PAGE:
COLM O'REGAN: Why would Trump say “let’s focus on digging out things and burning them rather than getting free stuff from space and the weather"?

There are times when you just have to appreciate the awesome power of your better than-bog standard fossil fuel.

For me it’s at a set of traffic lights when I’m on a bicycle. The lights go green. I huff and puff and grimace as I lean on the pedal to get going. There’s probably some courier-type who’s been balancing, as if touching the ground would cause the curse to come true and he’ll be 900 years old, just like Oisín. He gets away quicker but even he is eclipsed by the roar of an engine, as even the puniest car pulls comfortably away from us. You just can’t compete with the pent up energy in those molecules. All I have is porridge and evolution. Engines have at their disposal, millions of years of compression as dinosaur bones and old fern are crushed into 1.30-something per litre or less if you go for the carwash.

Donald Trump doesn’t need a bicycle to affirm his love for fossil fuels. To mangle a phrase, a Trump needs a bicycle like a fish needs a bicycle. But pulling out of the Paris Agreement just feels wrong, even if you didn’t give a hoot about the environment.

It feels like Trump is turning his back on the Wheel Agreement to placate his supporters in the Drag Stuff Along The Ground On Rudimentary Rollers lobby.

A lot of clean energy could be harvested from the sun and the wind which are additions to the rather zero-sum planet we live on. So why wouldn’t it be a good idea to try and have more of it? Why would anyone — even Trump — say “let’s focus on digging out things and burning them rather than getting free stuff from space and the weather?”

But free or cheaper things are a problem for people who own lots of things. This isn’t about a few thousand coal jobs. It’s about trillions of dollars — some of which are yours — that’s all tied up in the assumption: That burning stuff from the ground for the next 100 years is a good idea.

You probably didn’t sign up to Tar Sands or oil fields protected by stealth bombers when you were buying your pension plan.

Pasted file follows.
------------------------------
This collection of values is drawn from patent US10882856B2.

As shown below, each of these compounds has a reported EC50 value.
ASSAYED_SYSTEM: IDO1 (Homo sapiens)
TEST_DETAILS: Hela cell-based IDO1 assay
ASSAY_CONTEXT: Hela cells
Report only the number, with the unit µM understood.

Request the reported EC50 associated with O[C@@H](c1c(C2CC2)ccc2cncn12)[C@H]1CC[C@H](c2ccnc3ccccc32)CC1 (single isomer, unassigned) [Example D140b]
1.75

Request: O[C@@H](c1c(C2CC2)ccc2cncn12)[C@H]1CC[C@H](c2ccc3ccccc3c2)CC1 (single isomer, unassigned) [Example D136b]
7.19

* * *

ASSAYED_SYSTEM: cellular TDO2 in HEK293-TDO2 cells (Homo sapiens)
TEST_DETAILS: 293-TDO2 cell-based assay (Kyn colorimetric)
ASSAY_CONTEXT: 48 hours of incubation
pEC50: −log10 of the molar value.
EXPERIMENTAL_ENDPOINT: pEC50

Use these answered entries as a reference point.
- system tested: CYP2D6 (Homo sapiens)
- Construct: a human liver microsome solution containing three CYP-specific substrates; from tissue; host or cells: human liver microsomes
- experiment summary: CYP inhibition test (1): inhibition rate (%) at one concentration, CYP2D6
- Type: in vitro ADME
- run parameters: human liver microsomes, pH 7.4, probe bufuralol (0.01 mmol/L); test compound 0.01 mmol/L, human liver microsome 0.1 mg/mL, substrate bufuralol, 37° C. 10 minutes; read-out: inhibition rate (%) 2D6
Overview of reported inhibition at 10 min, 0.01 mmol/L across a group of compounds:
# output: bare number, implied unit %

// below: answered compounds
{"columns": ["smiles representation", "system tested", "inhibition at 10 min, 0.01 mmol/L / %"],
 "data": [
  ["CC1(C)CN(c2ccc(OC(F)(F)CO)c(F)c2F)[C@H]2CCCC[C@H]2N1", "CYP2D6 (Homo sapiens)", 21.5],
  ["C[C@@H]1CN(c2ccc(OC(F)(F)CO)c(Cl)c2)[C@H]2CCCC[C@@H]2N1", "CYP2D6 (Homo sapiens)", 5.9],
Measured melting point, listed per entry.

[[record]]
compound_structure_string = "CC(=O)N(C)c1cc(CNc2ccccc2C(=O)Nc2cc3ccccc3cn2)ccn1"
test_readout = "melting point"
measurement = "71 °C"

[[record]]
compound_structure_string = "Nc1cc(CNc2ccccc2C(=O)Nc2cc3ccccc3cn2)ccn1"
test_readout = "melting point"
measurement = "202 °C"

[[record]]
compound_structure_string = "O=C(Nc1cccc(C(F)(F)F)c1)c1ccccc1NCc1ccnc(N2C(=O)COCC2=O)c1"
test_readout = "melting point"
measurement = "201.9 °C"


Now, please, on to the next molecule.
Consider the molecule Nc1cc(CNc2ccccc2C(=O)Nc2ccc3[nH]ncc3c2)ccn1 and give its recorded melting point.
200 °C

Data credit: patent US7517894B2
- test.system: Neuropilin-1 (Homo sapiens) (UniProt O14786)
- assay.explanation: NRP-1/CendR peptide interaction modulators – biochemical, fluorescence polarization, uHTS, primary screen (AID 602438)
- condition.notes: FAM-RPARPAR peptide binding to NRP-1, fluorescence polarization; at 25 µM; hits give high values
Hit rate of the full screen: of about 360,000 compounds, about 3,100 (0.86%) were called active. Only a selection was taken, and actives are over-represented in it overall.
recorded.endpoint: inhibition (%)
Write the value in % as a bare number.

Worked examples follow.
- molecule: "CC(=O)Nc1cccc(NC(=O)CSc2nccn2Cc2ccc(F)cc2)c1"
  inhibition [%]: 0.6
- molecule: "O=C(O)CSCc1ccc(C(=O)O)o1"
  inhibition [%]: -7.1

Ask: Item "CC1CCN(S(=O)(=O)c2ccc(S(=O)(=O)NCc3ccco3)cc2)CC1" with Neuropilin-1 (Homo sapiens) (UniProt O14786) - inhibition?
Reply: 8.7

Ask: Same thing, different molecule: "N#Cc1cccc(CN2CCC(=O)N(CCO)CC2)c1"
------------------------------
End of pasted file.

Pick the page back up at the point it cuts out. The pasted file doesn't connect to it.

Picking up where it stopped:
There was a brochure of a photo of a man with salt-and-pepper hair leaning over a laptop with his wife who looked like Murphy Brown. You were just thinking about walking along a marina dressed in Littlewoods or taking up a pottery class in your retirement.

But there’s a lot of present money based on future drilling. And if there’s even a sniff that future drilling won’t happen, then a lot of present money isn’t going to be worth what it was in the soon-to-be-arriving past.

And that makes things tense for a certain cohort that can’t admit fossil fuels will eventually have their day.

It’s like why the Catholic Church can’t change their minds about compulsory priestly celibacy.

It’s not actually about whether married priests are a good thing or not.

It’s about the fact having spent hundreds of years saying they can’t, means there’s too much riding on it. (Which funnily enough was the reason priests were ordered to remain celibate in the first place.)

As it turns out some pension funds — $5trn worth — are getting out of fossil fuels. The writing is on the wall. So Trump or not, eventually none of these 10-gallon rootin-tootin Texans and sheikhs will be quite so influential in a few decades’ time.

Anyway don’t mind spending any more time reading this, go and enjoy whatever Bank Holiday weather is out there. It’s free after all.


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